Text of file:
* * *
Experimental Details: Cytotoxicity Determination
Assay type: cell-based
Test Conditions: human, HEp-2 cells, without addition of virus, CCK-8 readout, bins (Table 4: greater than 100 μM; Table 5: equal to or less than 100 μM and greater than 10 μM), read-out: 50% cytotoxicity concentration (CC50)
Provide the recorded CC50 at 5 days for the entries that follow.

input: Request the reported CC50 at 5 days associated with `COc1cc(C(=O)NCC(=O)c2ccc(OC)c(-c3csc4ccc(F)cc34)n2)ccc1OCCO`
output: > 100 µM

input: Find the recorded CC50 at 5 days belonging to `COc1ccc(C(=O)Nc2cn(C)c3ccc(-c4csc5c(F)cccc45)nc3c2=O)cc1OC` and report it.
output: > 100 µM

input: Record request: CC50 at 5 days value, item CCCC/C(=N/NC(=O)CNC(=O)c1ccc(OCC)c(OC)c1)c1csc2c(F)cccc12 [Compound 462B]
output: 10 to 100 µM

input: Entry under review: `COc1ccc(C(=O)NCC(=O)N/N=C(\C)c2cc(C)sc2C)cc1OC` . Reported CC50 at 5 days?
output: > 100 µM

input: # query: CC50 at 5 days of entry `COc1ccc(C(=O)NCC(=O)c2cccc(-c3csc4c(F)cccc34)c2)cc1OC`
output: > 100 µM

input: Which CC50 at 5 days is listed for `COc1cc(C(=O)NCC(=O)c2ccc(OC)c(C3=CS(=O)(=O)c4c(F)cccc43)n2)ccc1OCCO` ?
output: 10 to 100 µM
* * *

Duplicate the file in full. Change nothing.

Experimental Details: Cytotoxicity Determination
Assay type: cell-based
Test Conditions: human, HEp-2 cells, without addition of virus, CCK-8 readout, bins (Table 4: greater than 100 μM; Table 5: equal to or less than 100 μM and greater than 10 μM), read-out: 50% cytotoxicity concentration (CC50)
Provide the recorded CC50 at 5 days for the entries that follow.

input: Request the reported CC50 at 5 days associated with `COc1cc(C(=O)NCC(=O)c2ccc(OC)c(-c3csc4ccc(F)cc34)n2)ccc1OCCO`
output: > 100 µM

input: Find the recorded CC50 at 5 days belonging to `COc1ccc(C(=O)Nc2cn(C)c3ccc(-c4csc5c(F)cccc45)nc3c2=O)cc1OC` and report it.
output: > 100 µM

input: Record request: CC50 at 5 days value, item CCCC/C(=N/NC(=O)CNC(=O)c1ccc(OCC)c(OC)c1)c1csc2c(F)cccc12 [Compound 462B]
output: 10 to 100 µM

input: Entry under review: `COc1ccc(C(=O)NCC(=O)N/N=C(\C)c2cc(C)sc2C)cc1OC` . Reported CC50 at 5 days?
output: > 100 µM

input: # query: CC50 at 5 days of entry `COc1ccc(C(=O)NCC(=O)c2cccc(-c3csc4c(F)cccc34)c2)cc1OC`
output: > 100 µM

input: Which CC50 at 5 days is listed for `COc1cc(C(=O)NCC(=O)c2ccc(OC)c(C3=CS(=O)(=O)c4c(F)cccc43)n2)ccc1OCCO` ?
output: 10 to 100 µM